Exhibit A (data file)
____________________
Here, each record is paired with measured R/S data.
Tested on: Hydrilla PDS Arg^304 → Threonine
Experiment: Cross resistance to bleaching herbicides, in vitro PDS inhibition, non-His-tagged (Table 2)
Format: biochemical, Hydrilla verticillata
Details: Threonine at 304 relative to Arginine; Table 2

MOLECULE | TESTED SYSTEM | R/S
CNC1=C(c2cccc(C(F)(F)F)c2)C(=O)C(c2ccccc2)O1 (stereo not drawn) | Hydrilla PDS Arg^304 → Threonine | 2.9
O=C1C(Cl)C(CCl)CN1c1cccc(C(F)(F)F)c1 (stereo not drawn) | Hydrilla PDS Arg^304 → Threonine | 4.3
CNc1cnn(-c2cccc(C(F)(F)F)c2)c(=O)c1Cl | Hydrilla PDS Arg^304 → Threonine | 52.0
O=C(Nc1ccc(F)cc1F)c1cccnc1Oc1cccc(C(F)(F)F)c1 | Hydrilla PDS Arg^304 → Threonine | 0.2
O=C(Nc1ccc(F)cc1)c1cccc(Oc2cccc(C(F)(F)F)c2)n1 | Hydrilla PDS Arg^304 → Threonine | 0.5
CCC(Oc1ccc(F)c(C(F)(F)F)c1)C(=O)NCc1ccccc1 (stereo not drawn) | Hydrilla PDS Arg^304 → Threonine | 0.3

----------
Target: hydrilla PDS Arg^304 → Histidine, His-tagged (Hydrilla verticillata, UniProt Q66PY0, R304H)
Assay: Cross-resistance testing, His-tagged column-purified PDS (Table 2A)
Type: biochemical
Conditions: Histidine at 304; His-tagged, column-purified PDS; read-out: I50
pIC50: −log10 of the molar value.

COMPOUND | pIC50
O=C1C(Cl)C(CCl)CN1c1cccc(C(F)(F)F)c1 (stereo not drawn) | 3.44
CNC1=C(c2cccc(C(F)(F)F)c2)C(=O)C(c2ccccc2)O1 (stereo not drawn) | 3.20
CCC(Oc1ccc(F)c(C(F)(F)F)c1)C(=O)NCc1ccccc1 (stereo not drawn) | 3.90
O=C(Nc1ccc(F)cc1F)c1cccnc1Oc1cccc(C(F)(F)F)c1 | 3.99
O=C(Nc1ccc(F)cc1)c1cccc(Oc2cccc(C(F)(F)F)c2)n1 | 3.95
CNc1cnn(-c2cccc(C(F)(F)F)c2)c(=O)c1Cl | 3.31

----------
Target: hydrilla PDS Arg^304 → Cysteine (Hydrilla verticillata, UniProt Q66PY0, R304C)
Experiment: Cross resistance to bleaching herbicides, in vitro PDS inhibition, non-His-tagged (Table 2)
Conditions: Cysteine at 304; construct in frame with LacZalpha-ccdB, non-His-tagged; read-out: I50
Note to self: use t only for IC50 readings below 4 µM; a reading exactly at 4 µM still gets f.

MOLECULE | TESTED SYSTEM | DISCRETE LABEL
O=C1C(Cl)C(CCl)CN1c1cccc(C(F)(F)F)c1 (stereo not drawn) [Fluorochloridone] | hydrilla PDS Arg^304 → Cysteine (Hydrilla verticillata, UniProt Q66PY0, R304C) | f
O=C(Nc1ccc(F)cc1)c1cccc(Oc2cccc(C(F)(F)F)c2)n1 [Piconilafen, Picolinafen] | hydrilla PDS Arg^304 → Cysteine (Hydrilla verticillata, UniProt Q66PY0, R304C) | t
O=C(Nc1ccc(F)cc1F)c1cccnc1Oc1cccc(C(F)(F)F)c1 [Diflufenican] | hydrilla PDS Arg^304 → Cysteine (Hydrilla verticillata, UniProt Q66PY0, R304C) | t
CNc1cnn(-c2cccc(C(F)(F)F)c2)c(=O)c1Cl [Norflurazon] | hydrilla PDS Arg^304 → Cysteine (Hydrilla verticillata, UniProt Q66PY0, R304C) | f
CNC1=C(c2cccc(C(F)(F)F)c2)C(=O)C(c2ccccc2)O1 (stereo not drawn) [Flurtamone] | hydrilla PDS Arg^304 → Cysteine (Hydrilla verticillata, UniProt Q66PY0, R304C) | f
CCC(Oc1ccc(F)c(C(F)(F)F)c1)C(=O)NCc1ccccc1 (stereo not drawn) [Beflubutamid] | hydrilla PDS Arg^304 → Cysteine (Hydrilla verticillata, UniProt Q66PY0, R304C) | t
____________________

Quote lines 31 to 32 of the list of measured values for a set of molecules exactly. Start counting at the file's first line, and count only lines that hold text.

MOLECULE | TESTED SYSTEM | DISCRETE LABEL
O=C1C(Cl)C(CCl)CN1c1cccc(C(F)(F)F)c1 (stereo not drawn) [Fluorochloridone] | hydrilla PDS Arg^304 → Cysteine (Hydrilla verticillata, UniProt Q66PY0, R304C) | f